That strategy — to win over corporations before branching into the general-use market — is a time-honored tactic. The telephone, for example, began as a business tool for banks and big businesses before becoming a mainstay in the home. The same can be said with the PC and offices and the Internet with the military. Technologies often begin as business-only tools, due to the high costs needed to develop them, and Lazaridis and Balsillie believed smartphones would follow that same trend.

RIM’s Focus on Enterprise

By 2006, corporations were driving the overwhelming majority of RIM’s revenues, and its leadership declared that enterprise would continue to be its focus. IT administrators, and those who controlled the purse strings, wanted secure, easy-to-deploy and manageable devices. So, the company worked to deliver them a series of boring, catch-up products in the Pearl and Curve.

Decline of BlackBerry Brand

Over time, though, the BlackBerry brand — once seen as a synonym for the opulent — lost its luster among a cache of confusing names. RIM customized those models, each with different display sizes and internal components, to suit the needs of the various carriers, and the complexity was made more difficult when — at the height of its success — the market began a seismic shift, coinciding with the release of the iPhone in 2007.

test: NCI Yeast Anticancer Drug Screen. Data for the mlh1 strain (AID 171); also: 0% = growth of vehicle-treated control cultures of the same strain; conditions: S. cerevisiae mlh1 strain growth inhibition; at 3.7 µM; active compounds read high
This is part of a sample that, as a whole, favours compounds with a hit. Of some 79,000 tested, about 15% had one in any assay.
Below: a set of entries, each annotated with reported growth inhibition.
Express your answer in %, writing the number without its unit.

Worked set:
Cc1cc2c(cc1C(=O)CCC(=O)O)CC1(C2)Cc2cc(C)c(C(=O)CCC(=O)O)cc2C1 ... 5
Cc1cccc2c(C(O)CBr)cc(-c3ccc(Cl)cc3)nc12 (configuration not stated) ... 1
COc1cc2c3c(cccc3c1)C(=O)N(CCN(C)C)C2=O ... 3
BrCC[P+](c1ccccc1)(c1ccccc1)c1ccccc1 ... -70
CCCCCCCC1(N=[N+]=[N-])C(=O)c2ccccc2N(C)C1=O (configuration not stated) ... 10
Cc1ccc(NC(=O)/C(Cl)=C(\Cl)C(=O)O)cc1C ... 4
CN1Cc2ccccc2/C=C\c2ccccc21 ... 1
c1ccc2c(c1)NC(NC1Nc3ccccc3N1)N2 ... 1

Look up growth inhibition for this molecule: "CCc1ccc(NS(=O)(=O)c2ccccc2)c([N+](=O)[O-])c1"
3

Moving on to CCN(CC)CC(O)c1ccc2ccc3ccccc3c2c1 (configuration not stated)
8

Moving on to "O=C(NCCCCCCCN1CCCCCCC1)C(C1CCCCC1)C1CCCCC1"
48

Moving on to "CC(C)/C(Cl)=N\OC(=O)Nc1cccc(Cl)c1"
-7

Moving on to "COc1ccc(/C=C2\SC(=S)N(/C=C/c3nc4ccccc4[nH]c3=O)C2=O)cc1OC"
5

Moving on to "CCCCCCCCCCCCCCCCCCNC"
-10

RIM’s Reaction to the iPhone

“How much presence does Apple have in business? It’s vanishingly small,” Lazaridis told the Guardian in an interview. “I haven’t seen one,” Balsillie later said, a week after the iPhone hit store shelves. “You watch these things, but you really have to just focus and do your job.”

Lazaridis and Balsillie brushed off the growing popularity of Apple, perhaps to reassure investors, but internally, they were just as dismissive, particularly of the short battery life of the iPhone. As an engineer, Lazaridis obsessed over each milliwatt of power, ensuring BlackBerrys lasted for weeks on a single charge. And he couldn’t understand why anyone would buy the iPhone, when it died after a few hours of use, according to Canadian Business.

Debates and Tensions Within RIM